The big draw of Nye is acclaimed actor Michael Sheen in the lead role of Nye Bevan. While the material isn’t sometimes up to his standard as an actor, he makes the most of it, oozing charisma in a complex and layered performance, exposing the varying strands of Nye’s character. While the writing sometimes doesn’t give as much exposition as you might have hoped, the earlier moments in Nye’s life gave Sheen plenty to work with, which he performed with sensitivity and flair. Through playing him at all stages of his life, Sheen’s versatility as an actor always shone.

 

Sharon Small gives a captivating performance as Nye’s wife, Jennie Lee – again, often feeling like more exposition could have been done in her own story, her choices in the role always delighted, especially in fragmented scenes with Roger Evans as Archie Lush. Stephanie Jacob has a star turn as Clement Attlee, forming an unexpected but memorable double act with her desk with Kezrena James underused but still a highlight in her dual roles as Nurse Ellie and Nye’s sister Arianwen. A standout performance of the show belonged to Tony Jayawardena in his turn as Winston Churchill. Taking on such a legendary character is no easy feat, particularly when he is a key antagonist in this play, but Jayawardena does this with ease, giving a balanced performance that blends more comedic moments with a more sinister tone in a mesmerising turn.

 


Though it is set predominantly in the 1940s, Nye still carries a lot of weight and importance in today’s society. No matter where you lean politically, it is hard not to draw comparisons and sympathise with the current situation as a Conservative government show disinterest to those who aren’t in the 1% of the country’s wealth. While this is clearly highlighted in one moment, perhaps it could have landed with more of an impact had it managed to subtly hint at this more. Though it is unfair to compare to other shows, I can’t gloss over the fact this is one of two shows featuring Nye Bevan and the birth of the NHS currently playing in London. While Nye is a very different beast of the show, in certain respects, it could have taken a leaf out of The Human Body at Donmar Warehouse’s book to help lift this show even more substantially.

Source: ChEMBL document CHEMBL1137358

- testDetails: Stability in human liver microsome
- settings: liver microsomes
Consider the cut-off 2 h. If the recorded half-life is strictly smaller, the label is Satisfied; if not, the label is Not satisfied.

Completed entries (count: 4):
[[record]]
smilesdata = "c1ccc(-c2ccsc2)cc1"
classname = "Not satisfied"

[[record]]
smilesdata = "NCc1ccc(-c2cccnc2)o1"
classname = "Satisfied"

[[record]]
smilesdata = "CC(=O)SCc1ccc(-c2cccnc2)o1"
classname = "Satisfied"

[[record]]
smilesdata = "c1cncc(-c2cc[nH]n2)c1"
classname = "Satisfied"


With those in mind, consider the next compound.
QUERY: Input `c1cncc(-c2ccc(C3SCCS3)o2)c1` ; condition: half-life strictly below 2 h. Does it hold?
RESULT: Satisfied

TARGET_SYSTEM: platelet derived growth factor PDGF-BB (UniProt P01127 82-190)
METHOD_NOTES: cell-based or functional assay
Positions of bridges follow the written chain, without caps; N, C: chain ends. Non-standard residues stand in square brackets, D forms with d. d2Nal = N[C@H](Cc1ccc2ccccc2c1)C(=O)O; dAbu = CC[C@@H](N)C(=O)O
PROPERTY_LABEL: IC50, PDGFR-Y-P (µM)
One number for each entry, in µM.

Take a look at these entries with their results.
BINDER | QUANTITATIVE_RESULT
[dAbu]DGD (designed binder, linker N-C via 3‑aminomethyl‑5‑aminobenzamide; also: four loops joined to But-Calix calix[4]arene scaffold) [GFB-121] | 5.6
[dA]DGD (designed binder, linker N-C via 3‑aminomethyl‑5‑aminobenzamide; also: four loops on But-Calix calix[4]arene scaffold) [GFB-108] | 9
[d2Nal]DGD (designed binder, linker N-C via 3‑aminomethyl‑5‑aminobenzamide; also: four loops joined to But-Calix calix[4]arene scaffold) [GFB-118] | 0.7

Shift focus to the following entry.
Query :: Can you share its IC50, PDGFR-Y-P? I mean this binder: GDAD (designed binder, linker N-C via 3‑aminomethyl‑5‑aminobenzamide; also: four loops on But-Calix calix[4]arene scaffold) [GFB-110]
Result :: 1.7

In some respects, Nye is two very different shows. With act one focusing on what made Nye Bevan tick as a person and act two on his quest to form the NHS, the issue is the consistency of the writing is markedly different throughout. Act Two is powerful and a lot stronger when looked at as a single show, while Act One never quite managed that. Excellent direction and a fantastically strong performance from Michael Sheen alongside an equally impressive cast ensure there is still much to love about Nye - it is just frustrating it never quite meets its potential as a whole. Still a fantastic tribute to one of the most influential politicians in UK history and a glorious tribute to the essential NHS as well, you will leave the theatre feeling moved, though you may recover from that feeling quicker than you ought to.



Nye plays at the National Theatre until 11th May and at Wales Millennium Centre, Cardiff from 18th May – 1st June. Tickets from nationaltheatre.org.uk. 

 

Photos by Johan Persson